mimulus_borogove: (Default)
[personal profile] mimulus_borogove
I read a really good article about clutter a few weeks ago. Lots of these articles either seem too peppy and unrealistic or else just don't seem to get the problem. This one worked better for me, for some reason, so I've been trying off and on to follow its advice.

The idea of decluttering a small area or spending a short length of time on it every day works pretty well. In some cases, all I'm doing is consolidating clutter--but at least I know that that pile of magazines is just a pile of magazines and not a pile of magazines, catalogs, letters to be answered, and Costco coupons. I have to remind myself to do it. The results are visible around the house (and would be downright impressive if I decluttered daily).

The part that's really getting to me is getting rid of five things for every thing you bring into the house. This is a great idea. All you have to do is look at the piles of things lying around and note the absence of visible flat surfaces, and you can see the logic of this. The trouble I'm having isn't just the stuff I can't bear to part with or the things that I'm not done with yet (someday I'll finish that baby blanket and watch those anime, really I will). The problem is that I can't completely control how much stuff comes in.

I'm not being idiotic about the stuff that enters the house. I am not counting groceries or mail, and I have re-thought some impulse purchases and held off. However, we have to get stuff for the kids. They need swimsuits and swim diapers, sun hats, weather-appropriate clothes that fit, and so on--and even if I could find anyone to take their outgrown winter clothes right now, I wouldn't be able to unload them at a 5:1 ratio. The kids have to have clothes to wear (and now that we've got a drought, I'm even trying to figure out if I can wash clothes less often).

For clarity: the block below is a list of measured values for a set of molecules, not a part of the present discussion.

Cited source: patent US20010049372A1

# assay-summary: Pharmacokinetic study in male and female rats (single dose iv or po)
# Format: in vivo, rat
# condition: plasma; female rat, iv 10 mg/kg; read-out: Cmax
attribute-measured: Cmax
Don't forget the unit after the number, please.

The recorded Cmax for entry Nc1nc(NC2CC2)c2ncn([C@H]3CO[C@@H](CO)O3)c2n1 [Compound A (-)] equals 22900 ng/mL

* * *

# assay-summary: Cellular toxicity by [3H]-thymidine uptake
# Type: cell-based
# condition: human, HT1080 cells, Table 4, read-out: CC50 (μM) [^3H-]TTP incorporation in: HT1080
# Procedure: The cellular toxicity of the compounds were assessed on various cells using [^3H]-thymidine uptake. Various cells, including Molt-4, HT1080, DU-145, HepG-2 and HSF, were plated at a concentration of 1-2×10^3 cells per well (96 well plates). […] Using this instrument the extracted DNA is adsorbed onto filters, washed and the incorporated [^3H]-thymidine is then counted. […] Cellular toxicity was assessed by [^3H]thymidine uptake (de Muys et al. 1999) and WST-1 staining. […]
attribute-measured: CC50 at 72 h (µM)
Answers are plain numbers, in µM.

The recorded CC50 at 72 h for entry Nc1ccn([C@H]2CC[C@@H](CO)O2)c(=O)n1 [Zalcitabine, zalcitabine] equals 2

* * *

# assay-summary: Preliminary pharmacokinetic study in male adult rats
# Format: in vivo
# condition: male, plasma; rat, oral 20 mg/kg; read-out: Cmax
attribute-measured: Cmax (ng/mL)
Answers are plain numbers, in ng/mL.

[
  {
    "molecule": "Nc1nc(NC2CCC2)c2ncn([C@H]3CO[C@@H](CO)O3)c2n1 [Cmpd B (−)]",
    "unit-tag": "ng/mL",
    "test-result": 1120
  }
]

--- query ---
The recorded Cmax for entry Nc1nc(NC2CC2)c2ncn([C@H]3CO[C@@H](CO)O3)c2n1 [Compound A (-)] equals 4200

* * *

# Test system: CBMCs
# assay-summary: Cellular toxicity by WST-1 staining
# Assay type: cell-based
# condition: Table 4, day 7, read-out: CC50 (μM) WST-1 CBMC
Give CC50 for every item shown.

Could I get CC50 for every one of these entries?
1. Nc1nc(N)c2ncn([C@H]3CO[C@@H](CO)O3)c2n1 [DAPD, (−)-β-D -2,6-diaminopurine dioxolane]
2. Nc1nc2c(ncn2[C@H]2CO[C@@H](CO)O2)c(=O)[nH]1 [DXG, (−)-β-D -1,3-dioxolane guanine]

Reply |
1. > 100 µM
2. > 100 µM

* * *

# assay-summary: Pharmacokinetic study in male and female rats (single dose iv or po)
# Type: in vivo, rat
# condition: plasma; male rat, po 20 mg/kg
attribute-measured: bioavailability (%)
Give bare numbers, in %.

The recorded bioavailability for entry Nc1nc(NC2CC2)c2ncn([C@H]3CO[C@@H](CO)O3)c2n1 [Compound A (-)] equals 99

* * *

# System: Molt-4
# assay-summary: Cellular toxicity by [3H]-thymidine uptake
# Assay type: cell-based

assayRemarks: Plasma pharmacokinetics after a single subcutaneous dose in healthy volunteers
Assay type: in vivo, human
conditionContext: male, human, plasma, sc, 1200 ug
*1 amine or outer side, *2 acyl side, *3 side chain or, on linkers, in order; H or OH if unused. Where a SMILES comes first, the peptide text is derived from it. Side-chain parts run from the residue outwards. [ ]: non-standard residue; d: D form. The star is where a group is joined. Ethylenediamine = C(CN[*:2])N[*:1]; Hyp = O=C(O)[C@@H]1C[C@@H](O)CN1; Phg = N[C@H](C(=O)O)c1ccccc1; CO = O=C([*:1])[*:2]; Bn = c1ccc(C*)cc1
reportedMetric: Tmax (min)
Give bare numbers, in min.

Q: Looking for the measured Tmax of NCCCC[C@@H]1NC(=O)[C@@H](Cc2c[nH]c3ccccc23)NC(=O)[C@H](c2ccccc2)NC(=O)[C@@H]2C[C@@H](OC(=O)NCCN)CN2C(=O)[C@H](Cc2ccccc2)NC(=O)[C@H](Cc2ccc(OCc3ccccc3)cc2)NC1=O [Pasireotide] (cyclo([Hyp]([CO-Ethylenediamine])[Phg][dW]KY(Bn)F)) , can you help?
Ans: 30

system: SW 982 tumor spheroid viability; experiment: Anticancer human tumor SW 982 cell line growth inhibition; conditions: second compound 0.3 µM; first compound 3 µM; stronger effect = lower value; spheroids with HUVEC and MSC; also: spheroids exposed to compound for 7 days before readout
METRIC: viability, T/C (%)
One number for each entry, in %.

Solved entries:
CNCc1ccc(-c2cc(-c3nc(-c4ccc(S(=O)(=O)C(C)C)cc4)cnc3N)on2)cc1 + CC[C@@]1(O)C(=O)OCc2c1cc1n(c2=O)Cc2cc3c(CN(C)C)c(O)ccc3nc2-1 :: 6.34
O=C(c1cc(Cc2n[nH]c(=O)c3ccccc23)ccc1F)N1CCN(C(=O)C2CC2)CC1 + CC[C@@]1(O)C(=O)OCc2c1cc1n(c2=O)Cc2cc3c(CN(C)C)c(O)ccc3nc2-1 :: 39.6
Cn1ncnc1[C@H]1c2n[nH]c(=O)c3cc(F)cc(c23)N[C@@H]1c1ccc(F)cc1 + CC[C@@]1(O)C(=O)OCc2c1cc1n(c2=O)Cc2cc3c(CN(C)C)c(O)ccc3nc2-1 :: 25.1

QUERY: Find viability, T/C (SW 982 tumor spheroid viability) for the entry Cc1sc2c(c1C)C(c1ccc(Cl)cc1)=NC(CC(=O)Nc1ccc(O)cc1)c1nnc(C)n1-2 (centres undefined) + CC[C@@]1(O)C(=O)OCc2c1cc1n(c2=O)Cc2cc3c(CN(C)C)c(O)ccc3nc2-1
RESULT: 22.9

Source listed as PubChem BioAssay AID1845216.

What's more challenging is the stuff that we can't control. Friends and family send us hand-me-down clothes, books, etc.. It is a wonderful, generous, useful, money-saving, green thing to do, and I love them for it (as well as for other things, of course). That said, I thought I was decluttering pretty well until we got a raft of much-needed kid clothes. Suddenly, with the 5:1 ratio, I owed it to the clutter project to get over 200 items out the door. After more back-and-forth with donation trips and occasional necessary items, I'm still 188 items in the hole. It really gets you thinking about how much stuff it takes to run a household--and makes you wonder how much of it is really necessary.
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March 2009

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